The school is named after a Lebanese Christian poet who wrote his best work while living in New York, but that has not stopped critics – calling themselves the Stop the Madrassa coalition – who say the school will promote a radical "Islamist agenda".
'Blueprint for extremism'
Dov Hikind, a state assemblyman, said the school's children could be "indoctrinated" and warned that the "establishment of an Arab school is a misguided and dangerous idea".
"It will not, as suggested, be a hope for peace; it is a blueprint for anti-Israel and anti-US extremism," he said, charging that the school has been endorsed by "radical" groups.
Supporters of the school say such comments are racist.
"Unless we all send a clear message that racist comments associating Arabic language and culture with terrorism will not be tolerated, we will continue to hear them again and again," the Arab American Anti-Discrimination Committee said this week.
The school will not teach Islam and the interim principal, Danielle Salzberg, is Jewish. So far about 45 have signed up for the first semester and the majority of them are not of Arabic decent.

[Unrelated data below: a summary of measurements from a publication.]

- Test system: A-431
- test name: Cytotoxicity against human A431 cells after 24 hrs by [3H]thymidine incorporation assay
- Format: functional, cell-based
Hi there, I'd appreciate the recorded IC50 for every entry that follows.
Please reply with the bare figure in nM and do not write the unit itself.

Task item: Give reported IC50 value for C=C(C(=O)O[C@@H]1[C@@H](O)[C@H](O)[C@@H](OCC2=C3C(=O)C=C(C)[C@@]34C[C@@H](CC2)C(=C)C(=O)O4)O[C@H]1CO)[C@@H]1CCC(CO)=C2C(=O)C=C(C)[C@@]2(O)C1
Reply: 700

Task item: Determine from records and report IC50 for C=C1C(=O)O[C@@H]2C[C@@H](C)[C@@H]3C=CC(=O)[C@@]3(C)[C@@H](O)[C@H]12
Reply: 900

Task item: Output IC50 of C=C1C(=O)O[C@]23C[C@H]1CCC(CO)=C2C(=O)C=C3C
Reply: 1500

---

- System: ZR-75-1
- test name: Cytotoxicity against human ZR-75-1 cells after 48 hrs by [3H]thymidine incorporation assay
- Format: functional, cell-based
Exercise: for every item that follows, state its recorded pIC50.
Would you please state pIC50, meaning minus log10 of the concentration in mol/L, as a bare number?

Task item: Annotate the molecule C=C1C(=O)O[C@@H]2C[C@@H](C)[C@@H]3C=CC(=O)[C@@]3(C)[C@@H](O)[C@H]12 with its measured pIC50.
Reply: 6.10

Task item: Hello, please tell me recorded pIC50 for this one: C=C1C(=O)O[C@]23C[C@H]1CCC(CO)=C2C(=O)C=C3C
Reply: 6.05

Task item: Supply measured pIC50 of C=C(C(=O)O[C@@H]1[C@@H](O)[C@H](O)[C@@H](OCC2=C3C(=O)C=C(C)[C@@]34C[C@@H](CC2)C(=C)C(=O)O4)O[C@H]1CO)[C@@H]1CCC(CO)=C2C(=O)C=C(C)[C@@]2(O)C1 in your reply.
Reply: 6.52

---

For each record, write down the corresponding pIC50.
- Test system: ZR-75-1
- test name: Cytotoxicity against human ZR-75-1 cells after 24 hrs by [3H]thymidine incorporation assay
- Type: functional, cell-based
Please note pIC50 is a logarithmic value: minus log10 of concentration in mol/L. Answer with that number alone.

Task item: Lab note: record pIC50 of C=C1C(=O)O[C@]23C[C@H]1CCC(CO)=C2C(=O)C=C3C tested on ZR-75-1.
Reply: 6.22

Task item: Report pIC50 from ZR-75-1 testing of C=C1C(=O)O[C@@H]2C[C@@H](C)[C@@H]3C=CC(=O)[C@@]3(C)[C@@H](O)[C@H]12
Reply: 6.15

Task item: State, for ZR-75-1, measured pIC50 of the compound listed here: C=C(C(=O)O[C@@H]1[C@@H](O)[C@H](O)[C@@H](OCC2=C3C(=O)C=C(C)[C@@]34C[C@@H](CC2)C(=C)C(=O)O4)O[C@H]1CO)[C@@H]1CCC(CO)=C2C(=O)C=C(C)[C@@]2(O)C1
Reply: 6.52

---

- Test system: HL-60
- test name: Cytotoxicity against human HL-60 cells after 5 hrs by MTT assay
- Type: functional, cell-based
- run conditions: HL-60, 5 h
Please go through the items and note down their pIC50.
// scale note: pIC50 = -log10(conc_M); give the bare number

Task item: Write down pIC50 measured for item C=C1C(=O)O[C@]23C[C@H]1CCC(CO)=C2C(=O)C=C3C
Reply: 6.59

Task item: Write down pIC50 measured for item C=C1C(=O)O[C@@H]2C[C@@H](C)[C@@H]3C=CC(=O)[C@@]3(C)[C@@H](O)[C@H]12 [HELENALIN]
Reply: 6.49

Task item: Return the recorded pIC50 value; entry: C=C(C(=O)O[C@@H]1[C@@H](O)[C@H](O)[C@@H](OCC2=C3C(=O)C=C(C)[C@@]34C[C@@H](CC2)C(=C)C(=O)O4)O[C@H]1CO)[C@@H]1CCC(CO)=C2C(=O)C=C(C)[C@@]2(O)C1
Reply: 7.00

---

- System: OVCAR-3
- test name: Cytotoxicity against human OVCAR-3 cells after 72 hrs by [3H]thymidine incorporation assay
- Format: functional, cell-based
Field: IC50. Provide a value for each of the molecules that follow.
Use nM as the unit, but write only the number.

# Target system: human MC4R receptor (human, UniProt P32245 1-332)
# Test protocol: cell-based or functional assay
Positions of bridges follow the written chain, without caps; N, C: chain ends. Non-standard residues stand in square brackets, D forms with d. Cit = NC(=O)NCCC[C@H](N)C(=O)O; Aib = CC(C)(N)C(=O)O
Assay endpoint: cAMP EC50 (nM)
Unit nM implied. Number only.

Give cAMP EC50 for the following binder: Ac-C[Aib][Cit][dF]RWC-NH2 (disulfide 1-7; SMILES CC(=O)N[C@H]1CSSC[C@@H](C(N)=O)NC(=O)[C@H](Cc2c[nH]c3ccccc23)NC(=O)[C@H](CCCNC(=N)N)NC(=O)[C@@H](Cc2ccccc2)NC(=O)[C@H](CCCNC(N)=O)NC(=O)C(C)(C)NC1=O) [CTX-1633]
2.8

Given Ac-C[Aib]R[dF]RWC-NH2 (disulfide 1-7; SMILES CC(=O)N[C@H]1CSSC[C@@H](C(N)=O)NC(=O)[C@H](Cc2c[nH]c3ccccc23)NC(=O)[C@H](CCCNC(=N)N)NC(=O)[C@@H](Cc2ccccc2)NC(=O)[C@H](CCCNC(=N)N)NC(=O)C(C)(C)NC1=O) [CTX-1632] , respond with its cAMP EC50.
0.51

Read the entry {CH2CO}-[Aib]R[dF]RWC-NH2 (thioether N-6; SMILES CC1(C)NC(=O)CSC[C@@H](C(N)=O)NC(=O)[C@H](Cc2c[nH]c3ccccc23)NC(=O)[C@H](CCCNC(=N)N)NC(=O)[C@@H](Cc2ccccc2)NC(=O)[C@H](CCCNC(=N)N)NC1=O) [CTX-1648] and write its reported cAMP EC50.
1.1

Deborah Howard, who was part of the team that designed the curriculum, said: "It's a public school – we all know that public school can't be faith based. There's nothing about it that has to do with Islam.
"It's Arabs, Arab culture, culture of the Middle East. The focus is dual language; the goal is that every child graduates fluent in Arabic.
The Stop the Madrassa coalition – backed by anti-immigration and pro-Iraq war groups - has been making trouble for the school in the right-wing press.
Debbie Almontaser, the founder and originally designated principal of the school, was attacked for speaking out against US policy in the Middle East, and finally resigned for failing to condemn the use of the highly charged word "intifada" on a T-shirt.
Critics say that "intifada" is a political statement supporting the Palestinian uprising against Israeli occupation, but supporters say the word was simply meant in literal sense of "shaking off".
Community activists of all faiths and races are voicing their support for the school.
Rabbi Michael Feinberg of the Greater NY Labour and Religion Coalition, said: "It represents a vision of tolerance of community understanding – that's what NY is about, should be about – what the academy is based on."
Mona Eldahry of Arab Women Active in the Arts and Media, said: "What's happened with this situation is a great deal of misinformation – about the school, Debbie, and Arab organisations in our community.
Proponents say that is exactly why a school promoting Arab cultural understanding is needed in New York.